Even if Paper Reclaim had owed Aotearoa some duty of a fiduciary character, Aotearoa would still face another obstacle to its claim to a greater sum via the fiduciary route. It limited its pleading to an allegation of breach of a duty of loyalty by Paper Reclaim in the implementation of the joint undertaking; in other words, misusing information during the time when the contract was on foot. There was no allegation of misuse after the contract came to an end. The allegation that Paper Reclaim was “continuing to use” information was made only in the context of a pleading that the contract had either not been terminable at all or had been terminable only on very long notice, which had not been given. It was apparently directed to use of the information during the period of the notice which should have been given. If Aotearoa wanted to allege that information remained its property, and was subject to an obligation of confidentiality on the part of Paper Reclaim, after the termination of the contract, it needed to have pleaded that explicitly.
So Aotearoa’s claim was necessarily limited by its pleading to things done by Paper Reclaim during the 12 month period running from 2 February 2001. The Bench explored with Mr Grant what this might amount to over and above the entitlement to commissions which Aotearoa was deprived of the opportunity of earning because Paper Reclaim repudiated the contract and revoked the agency without giving proper notice. Mr Grant was unable to suggest any measure of damage exceeding that claimable in contract. An accounting for profits would not advantage Aotearoa since, once commissions are accounted for, Paper Reclaim would be left with nothing it would not otherwise have received.
The Court of Appeal was therefore correct to reach the conclusion that the claim for breach of fiduciary duty failed.
In a separate judgment (Aotearoa International Ltd v Paper Reclaim Ltd (High Court, Auckland, CP 117-01, 30 August 2004, Nicholson J)), Nicholson J awarded Aotearoa costs on an indemnity basis, reduced by 20% to reflect the fact that Paper Reclaim had not been completely successful. The Judge took this course because he considered that Paper Reclaim had acted improperly. He decided that two of its directors had given false evidence in denying the existence of the oral contract. That question had taken up a good deal of time at the trial. The Judge said that there had been no room for mistake or failure of memory given the importance of the contract. He was also influenced in fixing the level of costs by his adverse view of Paper Reclaim’s conduct towards Aotearoa prior to the writing of Paper Reclaim’s letter in February 2001.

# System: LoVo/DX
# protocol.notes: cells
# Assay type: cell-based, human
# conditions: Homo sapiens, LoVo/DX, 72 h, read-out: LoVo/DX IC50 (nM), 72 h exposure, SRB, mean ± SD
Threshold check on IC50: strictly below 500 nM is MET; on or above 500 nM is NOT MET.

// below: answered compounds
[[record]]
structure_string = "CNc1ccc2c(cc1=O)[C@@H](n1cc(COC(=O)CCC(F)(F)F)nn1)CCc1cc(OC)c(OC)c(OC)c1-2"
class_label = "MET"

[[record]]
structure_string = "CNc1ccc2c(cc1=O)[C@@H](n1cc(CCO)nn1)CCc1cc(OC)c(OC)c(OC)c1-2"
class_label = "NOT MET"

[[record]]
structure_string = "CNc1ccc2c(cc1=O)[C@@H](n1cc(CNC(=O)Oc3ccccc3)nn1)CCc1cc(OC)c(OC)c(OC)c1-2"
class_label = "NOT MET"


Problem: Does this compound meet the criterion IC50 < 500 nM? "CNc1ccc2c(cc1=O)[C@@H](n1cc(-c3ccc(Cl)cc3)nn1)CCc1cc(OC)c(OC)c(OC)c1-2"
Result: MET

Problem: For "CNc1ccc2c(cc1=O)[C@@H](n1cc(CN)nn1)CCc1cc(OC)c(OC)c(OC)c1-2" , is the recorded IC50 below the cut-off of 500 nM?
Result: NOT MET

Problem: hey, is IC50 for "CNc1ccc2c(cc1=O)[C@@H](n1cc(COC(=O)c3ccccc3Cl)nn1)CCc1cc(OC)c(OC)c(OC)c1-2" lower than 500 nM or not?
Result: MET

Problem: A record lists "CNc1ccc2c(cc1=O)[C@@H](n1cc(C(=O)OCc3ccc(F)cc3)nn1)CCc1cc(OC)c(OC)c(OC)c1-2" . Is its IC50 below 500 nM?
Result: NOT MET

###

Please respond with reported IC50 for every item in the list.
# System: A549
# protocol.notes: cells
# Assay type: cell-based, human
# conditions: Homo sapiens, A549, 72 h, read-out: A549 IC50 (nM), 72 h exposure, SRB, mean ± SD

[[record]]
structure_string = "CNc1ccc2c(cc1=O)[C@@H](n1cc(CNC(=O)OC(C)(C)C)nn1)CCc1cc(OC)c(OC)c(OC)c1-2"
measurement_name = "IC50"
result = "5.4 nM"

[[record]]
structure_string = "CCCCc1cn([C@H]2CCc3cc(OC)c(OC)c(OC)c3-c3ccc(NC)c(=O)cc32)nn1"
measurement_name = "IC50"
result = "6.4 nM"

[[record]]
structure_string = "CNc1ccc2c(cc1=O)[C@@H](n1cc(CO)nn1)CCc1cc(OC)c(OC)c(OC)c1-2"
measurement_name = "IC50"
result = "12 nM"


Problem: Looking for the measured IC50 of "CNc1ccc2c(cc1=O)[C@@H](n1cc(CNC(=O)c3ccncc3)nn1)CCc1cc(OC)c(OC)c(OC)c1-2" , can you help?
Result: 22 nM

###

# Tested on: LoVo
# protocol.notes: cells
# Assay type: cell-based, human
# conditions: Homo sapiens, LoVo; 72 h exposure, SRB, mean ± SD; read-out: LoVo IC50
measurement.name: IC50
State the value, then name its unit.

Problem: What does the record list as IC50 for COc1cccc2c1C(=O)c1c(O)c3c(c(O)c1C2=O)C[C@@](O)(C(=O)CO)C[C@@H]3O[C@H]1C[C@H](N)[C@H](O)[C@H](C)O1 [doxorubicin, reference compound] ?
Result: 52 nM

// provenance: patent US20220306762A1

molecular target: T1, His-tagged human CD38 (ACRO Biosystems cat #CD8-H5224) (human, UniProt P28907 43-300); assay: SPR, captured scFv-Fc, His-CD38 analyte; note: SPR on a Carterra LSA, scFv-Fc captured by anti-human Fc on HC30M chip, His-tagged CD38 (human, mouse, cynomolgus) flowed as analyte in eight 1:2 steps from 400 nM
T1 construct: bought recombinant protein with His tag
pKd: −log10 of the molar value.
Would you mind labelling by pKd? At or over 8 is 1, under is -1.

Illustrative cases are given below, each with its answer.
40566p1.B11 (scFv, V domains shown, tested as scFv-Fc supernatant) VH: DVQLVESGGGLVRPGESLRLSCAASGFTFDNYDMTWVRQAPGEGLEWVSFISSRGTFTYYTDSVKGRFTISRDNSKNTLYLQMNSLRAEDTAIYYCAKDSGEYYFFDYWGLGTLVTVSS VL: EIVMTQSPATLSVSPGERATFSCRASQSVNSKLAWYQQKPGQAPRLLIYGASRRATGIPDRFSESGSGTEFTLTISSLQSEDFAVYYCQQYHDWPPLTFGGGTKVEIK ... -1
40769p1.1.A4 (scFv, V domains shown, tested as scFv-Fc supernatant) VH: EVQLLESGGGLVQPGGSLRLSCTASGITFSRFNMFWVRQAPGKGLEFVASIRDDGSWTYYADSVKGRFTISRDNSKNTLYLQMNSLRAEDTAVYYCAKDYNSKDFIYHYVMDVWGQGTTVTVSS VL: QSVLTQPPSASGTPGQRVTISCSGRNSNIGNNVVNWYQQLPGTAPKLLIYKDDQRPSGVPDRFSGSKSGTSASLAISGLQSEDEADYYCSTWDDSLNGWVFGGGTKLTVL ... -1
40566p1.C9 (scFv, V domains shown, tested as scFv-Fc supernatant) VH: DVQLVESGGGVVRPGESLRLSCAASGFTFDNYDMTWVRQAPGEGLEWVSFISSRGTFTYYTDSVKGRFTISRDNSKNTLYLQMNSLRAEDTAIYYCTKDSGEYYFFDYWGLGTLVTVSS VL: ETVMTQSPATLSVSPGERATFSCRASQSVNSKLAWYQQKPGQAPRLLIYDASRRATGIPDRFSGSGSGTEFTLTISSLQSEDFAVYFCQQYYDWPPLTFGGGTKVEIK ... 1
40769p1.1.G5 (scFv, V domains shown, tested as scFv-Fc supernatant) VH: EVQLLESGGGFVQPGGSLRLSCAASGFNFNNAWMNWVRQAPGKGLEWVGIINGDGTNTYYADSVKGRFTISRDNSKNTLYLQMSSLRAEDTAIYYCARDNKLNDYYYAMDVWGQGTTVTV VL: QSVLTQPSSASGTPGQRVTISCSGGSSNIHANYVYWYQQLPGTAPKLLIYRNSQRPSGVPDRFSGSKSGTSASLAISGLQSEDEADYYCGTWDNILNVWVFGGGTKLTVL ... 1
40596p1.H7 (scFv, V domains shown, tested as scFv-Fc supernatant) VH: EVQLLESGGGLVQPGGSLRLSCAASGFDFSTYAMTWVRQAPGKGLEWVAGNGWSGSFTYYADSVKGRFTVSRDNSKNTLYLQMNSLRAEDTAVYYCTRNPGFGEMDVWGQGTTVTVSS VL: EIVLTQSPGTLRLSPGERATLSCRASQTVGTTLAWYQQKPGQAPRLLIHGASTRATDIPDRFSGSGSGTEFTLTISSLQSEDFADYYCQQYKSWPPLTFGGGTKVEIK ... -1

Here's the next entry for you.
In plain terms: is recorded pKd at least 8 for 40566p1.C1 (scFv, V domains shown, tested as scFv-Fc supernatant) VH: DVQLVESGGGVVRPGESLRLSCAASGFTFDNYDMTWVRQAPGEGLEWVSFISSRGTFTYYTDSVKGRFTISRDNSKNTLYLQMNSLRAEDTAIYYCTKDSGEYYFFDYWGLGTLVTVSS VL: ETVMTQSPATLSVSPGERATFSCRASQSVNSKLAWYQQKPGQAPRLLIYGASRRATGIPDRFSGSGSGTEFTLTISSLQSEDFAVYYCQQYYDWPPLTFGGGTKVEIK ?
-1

The Court of Appeal overturned the costs ruling. It said it would fix the appropriate costs if the parties could not agree on them. It took the view that, for three reasons, it could not possibly be said that Paper Reclaim had acted improperly in defending the proceeding in terms of r 48C(4)(a) of the High Court Rules. First, Aotearoa’s claim had failed in numerous respects. The cause of action alleging an agreement of indefinite duration had failed. So had its fall-back claim that the contract could only be terminated on notice of 13 years ten months (when Mr Cash of Aotearoa would have turned 65). The claim for breach of fiduciary duty had failed, as had three other causes of action with which this Court has not been concerned, two failing in the Court of Appeal after Aotearoa had succeeded in the High Court. Paper Reclaim had also succeeded on a counterclaim and that had not been appealed by Aotearoa.
The Court of Appeal’s second reason was that it did not accept the Judge’s conclusion that the evidence of the Paper Reclaim directors was deliberately false. Having examined the evidence, the Court of Appeal was not prepared to go further than saying that it was probable that there was a meeting as alleged by Mr Cash at which the oral contract was made. If there was such a meeting it was entirely possible they had forgotten it. The three men were meeting all the time and it was clear to the Court of Appeal that the relationship evolved over time. Furthermore, the crucial term under which the contract was terminable on reasonable notice was an implied term. The Court of Appeal traversed various matters which suggested to it that the Judge could not be so sure the Paper Reclaim representatives were lying when Mr Cash was himself uncertain about various aspects of the oral agreement.